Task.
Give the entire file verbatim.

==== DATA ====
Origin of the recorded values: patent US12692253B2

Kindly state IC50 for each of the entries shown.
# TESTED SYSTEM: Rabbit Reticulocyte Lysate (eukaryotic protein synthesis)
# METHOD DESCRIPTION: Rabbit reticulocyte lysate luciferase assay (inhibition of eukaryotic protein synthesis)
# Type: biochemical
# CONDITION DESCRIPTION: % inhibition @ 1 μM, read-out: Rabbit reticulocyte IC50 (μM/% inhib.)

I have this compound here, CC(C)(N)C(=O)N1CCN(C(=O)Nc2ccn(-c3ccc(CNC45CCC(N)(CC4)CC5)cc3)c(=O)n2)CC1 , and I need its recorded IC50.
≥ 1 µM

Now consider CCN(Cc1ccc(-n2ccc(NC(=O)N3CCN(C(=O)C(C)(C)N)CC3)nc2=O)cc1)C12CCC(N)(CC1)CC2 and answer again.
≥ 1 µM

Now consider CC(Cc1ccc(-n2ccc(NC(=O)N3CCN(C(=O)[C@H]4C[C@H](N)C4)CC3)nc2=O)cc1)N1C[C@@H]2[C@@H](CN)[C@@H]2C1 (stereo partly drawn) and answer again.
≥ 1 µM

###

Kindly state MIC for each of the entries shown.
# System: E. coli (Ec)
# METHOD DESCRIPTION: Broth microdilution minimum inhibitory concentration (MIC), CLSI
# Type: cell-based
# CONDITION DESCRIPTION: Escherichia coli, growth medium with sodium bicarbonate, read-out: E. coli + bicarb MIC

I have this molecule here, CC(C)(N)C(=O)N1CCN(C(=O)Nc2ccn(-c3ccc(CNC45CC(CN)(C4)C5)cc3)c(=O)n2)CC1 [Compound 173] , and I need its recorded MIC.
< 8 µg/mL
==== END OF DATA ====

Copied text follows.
Origin of the recorded values: patent US12692253B2

Kindly state IC50 for each of the entries shown.
# TESTED SYSTEM: Rabbit Reticulocyte Lysate (eukaryotic protein synthesis)
# METHOD DESCRIPTION: Rabbit reticulocyte lysate luciferase assay (inhibition of eukaryotic protein synthesis)
# Type: biochemical
# CONDITION DESCRIPTION: % inhibition @ 1 μM, read-out: Rabbit reticulocyte IC50 (μM/% inhib.)

I have this compound here, CC(C)(N)C(=O)N1CCN(C(=O)Nc2ccn(-c3ccc(CNC45CCC(N)(CC4)CC5)cc3)c(=O)n2)CC1 , and I need its recorded IC50.
≥ 1 µM

Now consider CCN(Cc1ccc(-n2ccc(NC(=O)N3CCN(C(=O)C(C)(C)N)CC3)nc2=O)cc1)C12CCC(N)(CC1)CC2 and answer again.
≥ 1 µM

Now consider CC(Cc1ccc(-n2ccc(NC(=O)N3CCN(C(=O)[C@H]4C[C@H](N)C4)CC3)nc2=O)cc1)N1C[C@@H]2[C@@H](CN)[C@@H]2C1 (stereo partly drawn) and answer again.
≥ 1 µM

###

Kindly state MIC for each of the entries shown.
# System: E. coli (Ec)
# METHOD DESCRIPTION: Broth microdilution minimum inhibitory concentration (MIC), CLSI
# Type: cell-based
# CONDITION DESCRIPTION: Escherichia coli, growth medium with sodium bicarbonate, read-out: E. coli + bicarb MIC

I have this molecule here, CC(C)(N)C(=O)N1CCN(C(=O)Nc2ccn(-c3ccc(CNC45CC(CN)(C4)C5)cc3)c(=O)n2)CC1 [Compound 173] , and I need its recorded MIC.
< 8 µg/mL